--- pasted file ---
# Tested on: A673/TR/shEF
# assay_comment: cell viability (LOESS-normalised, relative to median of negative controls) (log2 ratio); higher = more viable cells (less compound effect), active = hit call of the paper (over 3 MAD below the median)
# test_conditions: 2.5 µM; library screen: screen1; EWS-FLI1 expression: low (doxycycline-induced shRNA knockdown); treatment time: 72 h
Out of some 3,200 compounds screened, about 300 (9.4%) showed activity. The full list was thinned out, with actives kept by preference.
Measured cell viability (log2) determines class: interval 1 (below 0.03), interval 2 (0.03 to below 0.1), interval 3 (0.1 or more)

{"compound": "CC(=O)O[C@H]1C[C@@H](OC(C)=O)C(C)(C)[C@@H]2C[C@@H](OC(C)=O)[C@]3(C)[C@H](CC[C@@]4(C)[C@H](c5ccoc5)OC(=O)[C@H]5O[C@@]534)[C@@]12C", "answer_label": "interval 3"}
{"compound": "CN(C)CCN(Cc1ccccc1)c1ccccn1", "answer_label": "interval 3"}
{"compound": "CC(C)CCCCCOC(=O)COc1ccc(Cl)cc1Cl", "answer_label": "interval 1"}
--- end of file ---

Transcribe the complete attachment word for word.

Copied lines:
# Tested on: A673/TR/shEF
# assay_comment: cell viability (LOESS-normalised, relative to median of negative controls) (log2 ratio); higher = more viable cells (less compound effect), active = hit call of the paper (over 3 MAD below the median)
# test_conditions: 2.5 µM; library screen: screen1; EWS-FLI1 expression: low (doxycycline-induced shRNA knockdown); treatment time: 72 h
Out of some 3,200 compounds screened, about 300 (9.4%) showed activity. The full list was thinned out, with actives kept by preference.
Measured cell viability (log2) determines class: interval 1 (below 0.03), interval 2 (0.03 to below 0.1), interval 3 (0.1 or more)

{"compound": "CC(=O)O[C@H]1C[C@@H](OC(C)=O)C(C)(C)[C@@H]2C[C@@H](OC(C)=O)[C@]3(C)[C@H](CC[C@@]4(C)[C@H](c5ccoc5)OC(=O)[C@H]5O[C@@]534)[C@@]12C", "answer_label": "interval 3"}
{"compound": "CN(C)CCN(Cc1ccccc1)c1ccccn1", "answer_label": "interval 3"}
{"compound": "CC(C)CCCCCOC(=O)COc1ccc(Cl)cc1Cl", "answer_label": "interval 1"}